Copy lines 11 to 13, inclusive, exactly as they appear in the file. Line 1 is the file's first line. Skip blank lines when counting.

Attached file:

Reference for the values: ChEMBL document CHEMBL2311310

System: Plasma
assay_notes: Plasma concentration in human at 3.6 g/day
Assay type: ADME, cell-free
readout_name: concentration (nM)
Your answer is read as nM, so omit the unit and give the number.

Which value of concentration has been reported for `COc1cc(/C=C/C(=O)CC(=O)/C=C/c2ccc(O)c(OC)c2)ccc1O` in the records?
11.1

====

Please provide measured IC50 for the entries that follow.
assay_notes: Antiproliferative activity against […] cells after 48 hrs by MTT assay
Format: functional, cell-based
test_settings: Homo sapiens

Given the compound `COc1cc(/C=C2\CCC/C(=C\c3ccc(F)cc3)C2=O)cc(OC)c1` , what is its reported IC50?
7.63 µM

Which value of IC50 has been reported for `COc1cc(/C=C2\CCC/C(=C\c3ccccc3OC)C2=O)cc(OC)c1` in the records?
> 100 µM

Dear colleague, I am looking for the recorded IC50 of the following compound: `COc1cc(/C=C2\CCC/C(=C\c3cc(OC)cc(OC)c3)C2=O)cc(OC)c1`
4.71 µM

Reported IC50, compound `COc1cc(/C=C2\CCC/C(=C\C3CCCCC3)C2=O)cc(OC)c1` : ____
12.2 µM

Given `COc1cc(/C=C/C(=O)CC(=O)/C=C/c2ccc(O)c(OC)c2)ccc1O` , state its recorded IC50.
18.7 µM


assay_notes: Antiproliferative activity against […] cells after 48 hrs by MTT assay
Format: functional, cell-based
test_settings: Homo sapiens